Children's Literature by Famous Authors
Richard Henry [later changed to Hengist] Horne. Memoirs of a London Doll, Written by Herself. Edited by Mrs Fairstar (Otherwise Mr Richard Henry Horne) with an introduction and notes by Margery Fisher. With four illustrations by Miss Margaret Gillies, and additional decorations by Richard Shirley Smith. Reprint of the 1846 edition published in London by Joseph Cundall. New York: The Macmillan Company, 1967. Frontispiece and title-page.
Richard Hengist Horne (1802?–1884) was an English writer who is now best known for his epic poem Orion (1843). He was a friend of both Robert Browning and Elizabeth Barrett, with whom he corresponded frequently before her marriage.
Horne published Memoirs of a London Doll using the pseudonym Mrs. Fairstar and was not acknowledged as the author for many years. It is the story of a doll, Maria Poppet, and the various little girls who successively make a home for her, acting as “little mammas.” A Christmas book, the story runs from one Christmas to the next, while taking the reader, in a series of vignettes, on a tour of 1840s London. The illustrator of the volume, Margaret Gillies (1803–1887), was a Scottish water-colorist and painter.
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Nathaniel Hawthorne. A Wonder-Book for Girls and Boys. With engravings by Baker from designs by Billings. Boston: Ticknor, Reed, and Fields, 1852 [c1851]. First edition. Frontispiece and title-page.
While best known for The Scarlet Letter (1850) and The House of Seven Gables (1851), American novelist and short story writer Nathaniel Hawthorne (1804–1864) retold classical myths for children in both this book and another held by the ABL, Tanglewood Tales, for Girls and Boys; Being a Second Wonder-Book (1853). After noting that he did not think it necessary to write downward, in order to meet the comprehension of children, Hawthorne ends his preface in this volume with the following: Children possess an unestimated sensibility to whatever is deep or high, in imagination or feeling, so long as it is simple, likewise. It is only the artificial and the complex that bewilders them.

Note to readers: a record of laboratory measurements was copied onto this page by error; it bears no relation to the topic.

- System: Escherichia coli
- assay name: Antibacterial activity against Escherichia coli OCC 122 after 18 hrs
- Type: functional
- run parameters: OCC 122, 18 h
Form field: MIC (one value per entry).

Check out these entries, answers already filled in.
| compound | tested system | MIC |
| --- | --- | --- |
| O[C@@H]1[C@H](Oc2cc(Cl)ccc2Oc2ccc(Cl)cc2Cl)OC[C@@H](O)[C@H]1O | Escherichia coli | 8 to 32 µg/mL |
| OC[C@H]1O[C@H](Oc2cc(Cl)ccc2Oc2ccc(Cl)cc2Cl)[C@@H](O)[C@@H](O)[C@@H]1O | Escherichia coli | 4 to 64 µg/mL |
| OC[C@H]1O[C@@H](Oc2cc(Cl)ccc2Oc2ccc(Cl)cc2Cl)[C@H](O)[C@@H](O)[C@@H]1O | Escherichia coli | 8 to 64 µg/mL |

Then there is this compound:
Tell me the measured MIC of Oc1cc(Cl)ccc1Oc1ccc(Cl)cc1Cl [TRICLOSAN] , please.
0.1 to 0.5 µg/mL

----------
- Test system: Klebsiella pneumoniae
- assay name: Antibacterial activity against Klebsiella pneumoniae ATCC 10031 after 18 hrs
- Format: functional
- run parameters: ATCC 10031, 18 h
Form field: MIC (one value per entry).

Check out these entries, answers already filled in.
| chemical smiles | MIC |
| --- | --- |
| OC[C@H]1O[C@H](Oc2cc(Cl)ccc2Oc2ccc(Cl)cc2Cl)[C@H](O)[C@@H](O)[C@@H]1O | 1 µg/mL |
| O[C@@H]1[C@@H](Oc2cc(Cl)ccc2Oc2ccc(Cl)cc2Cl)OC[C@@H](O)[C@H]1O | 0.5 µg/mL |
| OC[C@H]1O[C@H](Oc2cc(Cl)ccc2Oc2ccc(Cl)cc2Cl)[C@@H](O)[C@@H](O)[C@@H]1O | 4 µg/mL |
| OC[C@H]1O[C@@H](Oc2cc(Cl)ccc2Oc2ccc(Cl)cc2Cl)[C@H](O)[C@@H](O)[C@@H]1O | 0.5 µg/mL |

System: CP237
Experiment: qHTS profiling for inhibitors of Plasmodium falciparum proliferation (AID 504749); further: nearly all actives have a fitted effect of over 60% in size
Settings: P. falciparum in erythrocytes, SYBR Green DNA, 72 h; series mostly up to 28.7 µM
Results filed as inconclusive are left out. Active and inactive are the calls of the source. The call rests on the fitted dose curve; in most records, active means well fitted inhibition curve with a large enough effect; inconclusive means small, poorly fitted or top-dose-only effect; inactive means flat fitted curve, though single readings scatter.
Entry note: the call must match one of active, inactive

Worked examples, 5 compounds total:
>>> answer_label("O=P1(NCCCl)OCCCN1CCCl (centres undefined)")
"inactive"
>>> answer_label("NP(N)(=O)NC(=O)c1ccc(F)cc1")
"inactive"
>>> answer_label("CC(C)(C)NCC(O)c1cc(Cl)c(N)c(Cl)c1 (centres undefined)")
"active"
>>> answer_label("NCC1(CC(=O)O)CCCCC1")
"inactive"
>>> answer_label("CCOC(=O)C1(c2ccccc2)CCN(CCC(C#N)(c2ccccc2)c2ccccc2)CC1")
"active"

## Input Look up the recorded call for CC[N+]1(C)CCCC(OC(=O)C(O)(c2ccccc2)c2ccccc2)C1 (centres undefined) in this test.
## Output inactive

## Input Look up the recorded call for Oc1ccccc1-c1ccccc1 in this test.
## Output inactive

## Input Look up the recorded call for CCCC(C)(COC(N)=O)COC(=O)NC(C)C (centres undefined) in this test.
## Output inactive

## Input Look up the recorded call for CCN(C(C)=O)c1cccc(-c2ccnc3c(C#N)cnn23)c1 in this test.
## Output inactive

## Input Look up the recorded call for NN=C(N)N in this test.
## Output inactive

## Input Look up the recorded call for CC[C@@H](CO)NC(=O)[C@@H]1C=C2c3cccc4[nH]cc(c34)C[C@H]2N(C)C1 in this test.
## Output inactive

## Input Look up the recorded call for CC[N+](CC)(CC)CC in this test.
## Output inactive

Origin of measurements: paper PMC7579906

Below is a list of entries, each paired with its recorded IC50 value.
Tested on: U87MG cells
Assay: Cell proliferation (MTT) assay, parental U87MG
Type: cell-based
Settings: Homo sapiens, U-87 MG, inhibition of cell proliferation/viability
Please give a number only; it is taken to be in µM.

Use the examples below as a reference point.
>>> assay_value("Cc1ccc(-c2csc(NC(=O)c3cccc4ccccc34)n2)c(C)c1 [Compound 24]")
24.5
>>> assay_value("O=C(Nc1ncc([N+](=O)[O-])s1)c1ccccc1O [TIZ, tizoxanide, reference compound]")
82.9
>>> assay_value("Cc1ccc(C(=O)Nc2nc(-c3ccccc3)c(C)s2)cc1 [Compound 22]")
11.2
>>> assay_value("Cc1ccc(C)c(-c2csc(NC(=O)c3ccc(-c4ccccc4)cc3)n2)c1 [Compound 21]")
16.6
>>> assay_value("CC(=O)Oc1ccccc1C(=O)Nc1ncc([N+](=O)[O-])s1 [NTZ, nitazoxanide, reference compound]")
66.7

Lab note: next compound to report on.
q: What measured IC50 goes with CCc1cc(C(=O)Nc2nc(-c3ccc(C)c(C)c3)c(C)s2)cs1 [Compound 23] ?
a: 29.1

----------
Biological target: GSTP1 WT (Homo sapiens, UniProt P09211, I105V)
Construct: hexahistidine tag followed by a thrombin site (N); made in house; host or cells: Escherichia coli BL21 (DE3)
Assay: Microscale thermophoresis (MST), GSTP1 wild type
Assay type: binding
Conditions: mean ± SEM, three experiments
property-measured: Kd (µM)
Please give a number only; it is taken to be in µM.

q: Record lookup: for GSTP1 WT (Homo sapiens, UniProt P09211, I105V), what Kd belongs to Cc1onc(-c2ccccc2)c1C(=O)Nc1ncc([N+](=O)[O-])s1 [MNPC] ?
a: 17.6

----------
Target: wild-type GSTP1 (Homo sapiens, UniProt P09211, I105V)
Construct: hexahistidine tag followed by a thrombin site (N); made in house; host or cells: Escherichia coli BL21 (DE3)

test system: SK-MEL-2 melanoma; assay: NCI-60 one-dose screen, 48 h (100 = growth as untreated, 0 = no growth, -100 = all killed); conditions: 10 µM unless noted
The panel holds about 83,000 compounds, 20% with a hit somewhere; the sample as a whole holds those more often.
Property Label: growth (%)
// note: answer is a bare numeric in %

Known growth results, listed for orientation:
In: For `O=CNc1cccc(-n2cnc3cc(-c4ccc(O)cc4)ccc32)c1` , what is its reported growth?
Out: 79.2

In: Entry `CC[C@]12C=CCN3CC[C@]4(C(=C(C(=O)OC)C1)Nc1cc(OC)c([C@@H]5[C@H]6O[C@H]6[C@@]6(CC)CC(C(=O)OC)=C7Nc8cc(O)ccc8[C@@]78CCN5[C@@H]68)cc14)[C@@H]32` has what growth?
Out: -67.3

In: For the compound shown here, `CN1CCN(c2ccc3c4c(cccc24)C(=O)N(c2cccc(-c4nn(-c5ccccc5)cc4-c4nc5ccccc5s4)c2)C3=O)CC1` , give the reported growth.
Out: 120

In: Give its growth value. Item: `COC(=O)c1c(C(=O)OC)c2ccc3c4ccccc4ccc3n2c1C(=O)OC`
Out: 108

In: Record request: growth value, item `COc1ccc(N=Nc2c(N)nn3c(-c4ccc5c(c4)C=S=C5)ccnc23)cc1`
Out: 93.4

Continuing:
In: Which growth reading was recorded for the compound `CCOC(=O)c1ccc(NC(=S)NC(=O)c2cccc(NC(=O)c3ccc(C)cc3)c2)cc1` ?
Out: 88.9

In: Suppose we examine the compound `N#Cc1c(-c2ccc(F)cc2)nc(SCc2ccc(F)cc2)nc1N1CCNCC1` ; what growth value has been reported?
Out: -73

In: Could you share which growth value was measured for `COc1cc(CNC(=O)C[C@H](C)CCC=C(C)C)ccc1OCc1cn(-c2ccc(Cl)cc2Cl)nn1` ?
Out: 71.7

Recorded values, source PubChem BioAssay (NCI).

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[William Makepeace Thackeray]. The Rose and the Ring: or, The History of Prince Giglio and Prince Bulbo. A Fireside Pantomine for Great and Small Children. By Mr. M. A. Titmarsh (W. M. Thackeray). New York: Harper & Brothers, 1855. First American edition. Frontispiece and title-page.
English satirical novelist William Makepeace Thackeray (1811–1863), best known for his novel Vanity Fair (1848), published this fantasy for children for the Christmas market of 1854, although it is dated 1855. The story is set in a fictional country and concerns four young royal cousins. The attitudes of the monarchy and high society are criticized through satire, and their ideas of beauty and marriage are questioned. In the preface, Thackeray relates that the story was created in Rome, the previous Christmas, as a Twelfth-Night amusement for some English children there. He closes by urging for a brief holiday, let us laugh and be as pleasant as we can. And you elder folks—a little joking, and dancing, and fooling, will do even you no harm. The author wishes you a merry Christmas, and welcomes you to the Fireside Pantomime.